Combat engineers adapt to COVID-19 environment

Article / September 9, 2020 / Project number: 20-0107

Note: to view additional photos, click the photo under Image Gallery.

By Lieutenant (Navy) Andrew McLaughlin, 31 Canadian Brigade Group

London, Ontario — Members of 31 Combat Engineer Regiment (31 CER) have overcome limits imposed by the COVID-19 pandemic by running virtual exercises.

Combining hands-on training with physical distancing, Exercise CYBORG SAPPER allowed  a group of combat engineers, or “sappers,” from 31 CER, to fulfill Individual Battle Task Standard (IBTS) and mandatory training requirements.

It included both theoretical and practical elements, including Non-Standard Bridge (NSB) parts and construction methods.

“The basis of the exercise was to allow hands-on, distance learning for our sappers who have not yet built a real NSB,” said Master Warrant Officer Arthur Churcher, Squadron Sergeant Major of 7 Engineer Squadron. “The model kits seen in the pictures were produced from materials on hand at the garrison by members of the regiment. The kits were distributed to the sappers with contactless delivery, so that there would be minimal contact between members.”

The sappers constructed the bridges at home after classroom lectures delivered through WebEx, a digital platform used by the Canadian Armed Forces for distance learning.

Participants also studied and applied the Sheffield Method for destruction of bridges using explosives.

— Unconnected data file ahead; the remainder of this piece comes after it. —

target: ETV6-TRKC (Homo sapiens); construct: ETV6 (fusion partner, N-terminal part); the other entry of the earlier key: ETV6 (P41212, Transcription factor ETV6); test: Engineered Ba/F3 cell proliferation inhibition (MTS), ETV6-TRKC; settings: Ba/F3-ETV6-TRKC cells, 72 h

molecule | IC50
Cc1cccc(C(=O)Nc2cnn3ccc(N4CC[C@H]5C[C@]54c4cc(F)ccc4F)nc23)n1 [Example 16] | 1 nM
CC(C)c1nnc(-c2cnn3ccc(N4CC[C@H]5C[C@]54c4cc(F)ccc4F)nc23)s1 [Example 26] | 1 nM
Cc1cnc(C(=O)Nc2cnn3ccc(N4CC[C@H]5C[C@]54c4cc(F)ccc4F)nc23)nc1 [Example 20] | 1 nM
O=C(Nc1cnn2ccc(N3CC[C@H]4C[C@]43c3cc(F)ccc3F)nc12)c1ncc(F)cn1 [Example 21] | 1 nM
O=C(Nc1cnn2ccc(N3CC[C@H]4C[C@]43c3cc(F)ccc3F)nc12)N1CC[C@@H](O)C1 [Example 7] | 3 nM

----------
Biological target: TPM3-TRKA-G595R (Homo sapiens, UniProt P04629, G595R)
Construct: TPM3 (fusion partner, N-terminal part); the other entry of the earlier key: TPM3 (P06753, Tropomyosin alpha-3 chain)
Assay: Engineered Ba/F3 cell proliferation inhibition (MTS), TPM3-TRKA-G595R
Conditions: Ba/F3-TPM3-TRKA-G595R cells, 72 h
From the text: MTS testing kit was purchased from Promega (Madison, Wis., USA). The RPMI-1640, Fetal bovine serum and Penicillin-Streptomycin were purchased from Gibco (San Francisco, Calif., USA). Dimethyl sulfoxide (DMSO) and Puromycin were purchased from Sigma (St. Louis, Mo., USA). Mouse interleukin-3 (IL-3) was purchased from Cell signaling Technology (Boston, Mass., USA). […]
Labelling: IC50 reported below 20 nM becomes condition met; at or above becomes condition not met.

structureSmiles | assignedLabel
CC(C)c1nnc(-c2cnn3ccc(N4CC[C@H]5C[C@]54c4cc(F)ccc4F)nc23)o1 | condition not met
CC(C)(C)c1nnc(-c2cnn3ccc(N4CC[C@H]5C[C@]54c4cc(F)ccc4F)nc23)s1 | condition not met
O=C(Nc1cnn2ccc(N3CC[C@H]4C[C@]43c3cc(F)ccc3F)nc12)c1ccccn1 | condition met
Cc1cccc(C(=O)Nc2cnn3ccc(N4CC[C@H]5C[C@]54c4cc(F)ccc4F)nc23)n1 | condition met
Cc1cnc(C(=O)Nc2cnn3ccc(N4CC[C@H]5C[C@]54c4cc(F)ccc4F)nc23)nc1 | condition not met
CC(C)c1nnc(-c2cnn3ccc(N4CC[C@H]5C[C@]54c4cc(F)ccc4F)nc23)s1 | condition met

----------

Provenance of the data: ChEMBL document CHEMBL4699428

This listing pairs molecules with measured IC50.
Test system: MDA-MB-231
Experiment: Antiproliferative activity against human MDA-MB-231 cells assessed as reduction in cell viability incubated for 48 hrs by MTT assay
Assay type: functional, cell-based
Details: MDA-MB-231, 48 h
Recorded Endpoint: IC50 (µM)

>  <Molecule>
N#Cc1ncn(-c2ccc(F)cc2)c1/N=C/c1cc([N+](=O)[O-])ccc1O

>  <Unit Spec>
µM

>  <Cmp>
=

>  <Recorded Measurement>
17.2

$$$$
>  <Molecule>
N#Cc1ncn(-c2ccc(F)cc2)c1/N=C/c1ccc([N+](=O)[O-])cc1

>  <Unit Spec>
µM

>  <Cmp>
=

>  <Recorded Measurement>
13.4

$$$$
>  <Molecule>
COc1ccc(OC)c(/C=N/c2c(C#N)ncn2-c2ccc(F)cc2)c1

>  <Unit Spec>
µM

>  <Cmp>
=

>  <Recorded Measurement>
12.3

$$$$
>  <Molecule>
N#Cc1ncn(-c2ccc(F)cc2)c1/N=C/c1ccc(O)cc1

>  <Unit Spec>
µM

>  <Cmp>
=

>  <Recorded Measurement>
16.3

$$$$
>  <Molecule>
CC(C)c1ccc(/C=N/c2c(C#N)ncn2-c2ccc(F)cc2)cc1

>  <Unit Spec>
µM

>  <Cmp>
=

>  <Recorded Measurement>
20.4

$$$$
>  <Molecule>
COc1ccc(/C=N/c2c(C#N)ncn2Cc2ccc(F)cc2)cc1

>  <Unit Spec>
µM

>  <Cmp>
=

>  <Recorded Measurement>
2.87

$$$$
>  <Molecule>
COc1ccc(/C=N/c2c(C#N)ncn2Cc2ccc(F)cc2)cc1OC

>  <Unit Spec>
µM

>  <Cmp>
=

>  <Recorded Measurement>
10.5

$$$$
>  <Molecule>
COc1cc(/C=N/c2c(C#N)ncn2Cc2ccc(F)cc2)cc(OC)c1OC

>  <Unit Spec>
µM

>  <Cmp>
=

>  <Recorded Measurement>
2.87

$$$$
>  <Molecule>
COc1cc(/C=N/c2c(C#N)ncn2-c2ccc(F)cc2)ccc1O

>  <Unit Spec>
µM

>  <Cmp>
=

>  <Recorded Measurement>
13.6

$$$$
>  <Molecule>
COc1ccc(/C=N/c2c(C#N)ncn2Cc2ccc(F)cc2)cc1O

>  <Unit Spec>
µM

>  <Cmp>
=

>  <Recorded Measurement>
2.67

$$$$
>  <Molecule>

“When the after-action review was conducted, the soldiers were ecstatic with the fact that they were able to continue hands-on training,” MWO Churcher explained. “The following day, sappers had a quick refresher on demolitions to include charge preparation, firing circuits, and an introductory class on the Sheffield Method.”

The Sheffield Method is used to destroy bridges using the most economical methods, and participants prepared their bridges for simulated explosive charges, laid out their firing circuits, and submitted pictures by email for review.

31 CER is an Army Reserve unit of 31 Canadian Brigade Group, and consists of two Ontario squadrons: 7 Engineer Squadron in St. Thomas and 48 Engineer Squadron in Waterloo.

The Elgins have deployed to places like Iraq and Ukraine, and sent personnel and equipment to aid Canadian communities during natural disasters. Combat engineers’ unique skills are critical to operations like the 2019 flood relief efforts in the Ottawa region, where the regiment rapidly deployed sappers and various pieces of heavy equipment.

Staying ready for these missions isn’t always easy for an Army Reserve unit, but especially so during a pandemic.

“Bridging is critical annual Engineer Battle Task training,” said MWO Churcher, “and this situation demonstrated that we needed to adapt to ensure readiness.”

Adapting isn’t new for the sappers of 31 CER, he added.

“In previous years, 31 CER has quickly produced plans to load and move mobile bridges on our trucks. We’ve also conducted actual bridge builds in various locations.”

The myriad challenges that arose during CYBORG SAPPER provided valuable lessons-learned for the next time distance learning is required, as issues related to the use of available technology were reported and reviewed.

The unique exercise demonstrated these combat engineers’ perseverance and adaptability; traits often associated with the sapper ethos.

“The objective for the exercise was to complete mandatory briefings, learn how to build an NSB and simulate blowing it up,” said MWO Churcher. “All of these objectives were achieved, while our sappers had a little fun along the way.”

To comment on this article, visit the Canadian Army's Facebook Notes

Date modified: